Less than a week after Yahoo announced that a 2014 data breach had compromised the private information of 500 million users—and two months before Yahoo said that a separate 2013 breach had endangered the data of 1 billion users—our attorneys filed a negligence lawsuit against the tech giant for failing to protect and inform consumers.
Lead plaintiff Edward McMahon filed the lawsuit in the Northern District of California on behalf of himself and all others similarly situated, leaving the door open for a class action.
The complaint argues that Yahoo failed to safeguard its users’ personal information: names, email addresses, passwords, phone numbers, security questions and answers, etc.
It also says that Yahoo did not provide timely, accurate, or adequate notice of the data breach, and alleges breach of implied contract and violation of the California Unfair Competition Law, Business & Professions Code.
“It’s inconceivable that Yahoo either failed to detect the breach for two years,” said attorney John Yanchunis, “or it knew of the breach in 2014 and intentionally disregarded the privacy interests of consumers and breach notification laws by failing to inform consumers of the breach for two years.”
Yahoo Breach Could Have Major Aftershocks
Cyber-security experts say the Yahoo breach could trigger a chain reaction in which tens or even hundreds of thousands more accounts are hacked.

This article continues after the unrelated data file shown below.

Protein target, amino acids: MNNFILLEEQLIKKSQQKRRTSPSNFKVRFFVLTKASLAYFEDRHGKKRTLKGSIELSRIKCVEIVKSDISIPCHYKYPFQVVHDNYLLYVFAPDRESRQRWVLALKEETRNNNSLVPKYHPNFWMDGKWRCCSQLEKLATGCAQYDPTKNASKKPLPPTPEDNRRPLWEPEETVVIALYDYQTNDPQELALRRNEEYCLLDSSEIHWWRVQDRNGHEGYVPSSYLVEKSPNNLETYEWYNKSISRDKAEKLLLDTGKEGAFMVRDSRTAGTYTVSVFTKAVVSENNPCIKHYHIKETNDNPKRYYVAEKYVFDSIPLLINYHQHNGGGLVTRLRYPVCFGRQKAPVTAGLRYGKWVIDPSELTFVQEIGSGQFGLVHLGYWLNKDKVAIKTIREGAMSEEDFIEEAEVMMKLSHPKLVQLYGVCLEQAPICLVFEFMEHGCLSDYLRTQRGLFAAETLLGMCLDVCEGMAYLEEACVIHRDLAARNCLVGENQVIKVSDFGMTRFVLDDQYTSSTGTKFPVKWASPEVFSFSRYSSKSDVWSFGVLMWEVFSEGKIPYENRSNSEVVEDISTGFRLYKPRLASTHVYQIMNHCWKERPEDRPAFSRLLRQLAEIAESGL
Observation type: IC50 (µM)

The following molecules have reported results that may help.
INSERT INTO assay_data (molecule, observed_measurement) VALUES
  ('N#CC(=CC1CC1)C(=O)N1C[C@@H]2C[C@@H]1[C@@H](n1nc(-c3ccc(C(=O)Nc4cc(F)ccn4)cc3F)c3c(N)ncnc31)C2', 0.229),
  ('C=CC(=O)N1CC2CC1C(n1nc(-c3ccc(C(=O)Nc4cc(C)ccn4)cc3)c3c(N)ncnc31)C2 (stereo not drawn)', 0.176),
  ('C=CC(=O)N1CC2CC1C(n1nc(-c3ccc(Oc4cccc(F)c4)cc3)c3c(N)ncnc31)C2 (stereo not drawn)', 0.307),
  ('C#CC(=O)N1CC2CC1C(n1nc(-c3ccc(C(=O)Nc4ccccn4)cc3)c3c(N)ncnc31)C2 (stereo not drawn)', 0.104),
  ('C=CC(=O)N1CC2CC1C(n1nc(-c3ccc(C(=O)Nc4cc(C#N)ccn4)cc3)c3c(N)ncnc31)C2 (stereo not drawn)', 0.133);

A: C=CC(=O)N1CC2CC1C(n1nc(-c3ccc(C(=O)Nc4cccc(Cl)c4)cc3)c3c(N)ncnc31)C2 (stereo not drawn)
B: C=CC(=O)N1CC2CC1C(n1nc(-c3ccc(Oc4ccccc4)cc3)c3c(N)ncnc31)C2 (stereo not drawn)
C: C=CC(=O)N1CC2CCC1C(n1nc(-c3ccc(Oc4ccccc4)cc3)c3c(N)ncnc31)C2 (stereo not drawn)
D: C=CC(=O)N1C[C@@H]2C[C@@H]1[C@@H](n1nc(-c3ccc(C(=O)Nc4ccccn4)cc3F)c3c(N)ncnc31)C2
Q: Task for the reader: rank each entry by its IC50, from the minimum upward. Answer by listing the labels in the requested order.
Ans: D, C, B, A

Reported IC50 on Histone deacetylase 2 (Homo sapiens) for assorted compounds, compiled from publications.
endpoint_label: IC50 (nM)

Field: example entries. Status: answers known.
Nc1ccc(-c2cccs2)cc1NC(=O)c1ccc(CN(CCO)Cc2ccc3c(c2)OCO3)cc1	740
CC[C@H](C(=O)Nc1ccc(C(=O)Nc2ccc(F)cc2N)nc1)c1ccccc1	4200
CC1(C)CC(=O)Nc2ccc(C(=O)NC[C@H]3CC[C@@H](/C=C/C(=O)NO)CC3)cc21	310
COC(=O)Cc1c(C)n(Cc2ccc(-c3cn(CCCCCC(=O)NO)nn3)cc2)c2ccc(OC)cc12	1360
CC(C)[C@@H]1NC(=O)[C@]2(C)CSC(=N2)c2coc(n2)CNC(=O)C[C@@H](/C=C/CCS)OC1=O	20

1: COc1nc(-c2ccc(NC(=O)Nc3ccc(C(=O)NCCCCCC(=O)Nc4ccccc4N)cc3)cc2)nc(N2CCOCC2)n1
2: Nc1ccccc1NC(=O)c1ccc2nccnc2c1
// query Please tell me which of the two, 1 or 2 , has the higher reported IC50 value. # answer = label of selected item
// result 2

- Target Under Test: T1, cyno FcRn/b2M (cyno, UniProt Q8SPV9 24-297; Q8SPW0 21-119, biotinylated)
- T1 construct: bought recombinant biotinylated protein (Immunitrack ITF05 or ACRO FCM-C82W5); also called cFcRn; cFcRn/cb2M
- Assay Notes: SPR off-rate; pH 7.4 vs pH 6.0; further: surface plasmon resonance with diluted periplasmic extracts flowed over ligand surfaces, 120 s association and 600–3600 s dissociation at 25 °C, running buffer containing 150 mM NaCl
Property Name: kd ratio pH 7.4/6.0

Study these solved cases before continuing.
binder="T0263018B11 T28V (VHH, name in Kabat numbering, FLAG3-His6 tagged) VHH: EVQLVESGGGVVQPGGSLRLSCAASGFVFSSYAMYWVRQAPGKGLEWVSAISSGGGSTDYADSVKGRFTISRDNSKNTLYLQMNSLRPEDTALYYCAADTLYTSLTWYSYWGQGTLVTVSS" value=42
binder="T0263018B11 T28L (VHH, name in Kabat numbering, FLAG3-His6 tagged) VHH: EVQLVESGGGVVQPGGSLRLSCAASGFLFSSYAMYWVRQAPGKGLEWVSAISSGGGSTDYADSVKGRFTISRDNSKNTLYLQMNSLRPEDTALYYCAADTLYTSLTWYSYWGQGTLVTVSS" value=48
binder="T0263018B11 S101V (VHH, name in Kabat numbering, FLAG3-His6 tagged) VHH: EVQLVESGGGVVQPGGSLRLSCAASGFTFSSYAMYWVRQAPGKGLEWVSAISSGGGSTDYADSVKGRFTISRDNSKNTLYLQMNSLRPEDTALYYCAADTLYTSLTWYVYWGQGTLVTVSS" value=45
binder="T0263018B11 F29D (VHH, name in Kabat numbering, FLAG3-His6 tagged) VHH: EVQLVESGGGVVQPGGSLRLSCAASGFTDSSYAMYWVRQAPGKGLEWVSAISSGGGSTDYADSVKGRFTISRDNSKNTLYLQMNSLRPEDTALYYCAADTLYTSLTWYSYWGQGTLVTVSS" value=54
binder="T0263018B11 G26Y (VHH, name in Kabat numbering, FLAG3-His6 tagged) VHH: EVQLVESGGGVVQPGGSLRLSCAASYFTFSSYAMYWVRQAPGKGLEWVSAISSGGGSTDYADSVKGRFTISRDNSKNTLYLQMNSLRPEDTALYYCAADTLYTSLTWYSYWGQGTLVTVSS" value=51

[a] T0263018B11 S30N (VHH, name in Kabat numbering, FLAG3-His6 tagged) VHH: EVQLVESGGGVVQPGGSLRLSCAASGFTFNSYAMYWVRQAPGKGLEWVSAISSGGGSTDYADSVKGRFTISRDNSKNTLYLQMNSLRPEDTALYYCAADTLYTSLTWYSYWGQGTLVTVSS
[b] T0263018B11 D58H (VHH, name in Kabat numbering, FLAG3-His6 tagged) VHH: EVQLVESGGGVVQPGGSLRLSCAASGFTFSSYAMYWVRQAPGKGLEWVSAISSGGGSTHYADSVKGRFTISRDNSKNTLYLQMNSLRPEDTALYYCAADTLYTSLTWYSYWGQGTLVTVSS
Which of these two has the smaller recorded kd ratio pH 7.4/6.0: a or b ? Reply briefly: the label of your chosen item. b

Matt Blaze, a security researcher at the University of Pennsylvania, tweeted that “data breaches on the scale of Yahoo are the security equivalent of ecological disasters.”
“Data breaches on the scale of Yahoo are the security equivalent of ecological disasters.”
These types of mega-breaches don’t just stop at the site that was breached, because the hackers now have vital information that can grant them access to other sites as well.
Hackers may use the passwords obtained in the Yahoo breach on other sites, gaining access to some of these accounts, too. Even if just 0.1% of the 500 million passwords work elsewhere, that would equal another 500,000 breaches.
And, as Mr. Yanchunis notes, while many Yahoo users may not actively use their breached Yahoo accounts, that does not mean they closed those accounts prior to 2014—which means their information was still there for the taking.
“The ramifications of this breach may be extremely devastating,” Mr. Yanchunis said.
How to Protect Yourself from Data Breaches
The complaint alleges that the lead plaintiff in the case, Edward McMahon, has noted suspicious activity on his Yahoo accounts, including not being able to access his accounts. He believes the hackers changed his passwords.
Mr. McMahon “has very important sensitive information in his emails that he… believes have been accessed,” according to the complaint.
If your personal information was compromised in the Yahoo data breach, the first thing you should do is change your passwords (Yahoo and others). Make sure they are all strong and unique. Other tips for protecting your data:
- Enable multi-step verification whenever possible
- Don’t recycle passwords across sites
- Use apps like LastPass to store complex, hard-to-crack passwords
- Check Have I Been Pwned? to determine if/when you’ve been hacked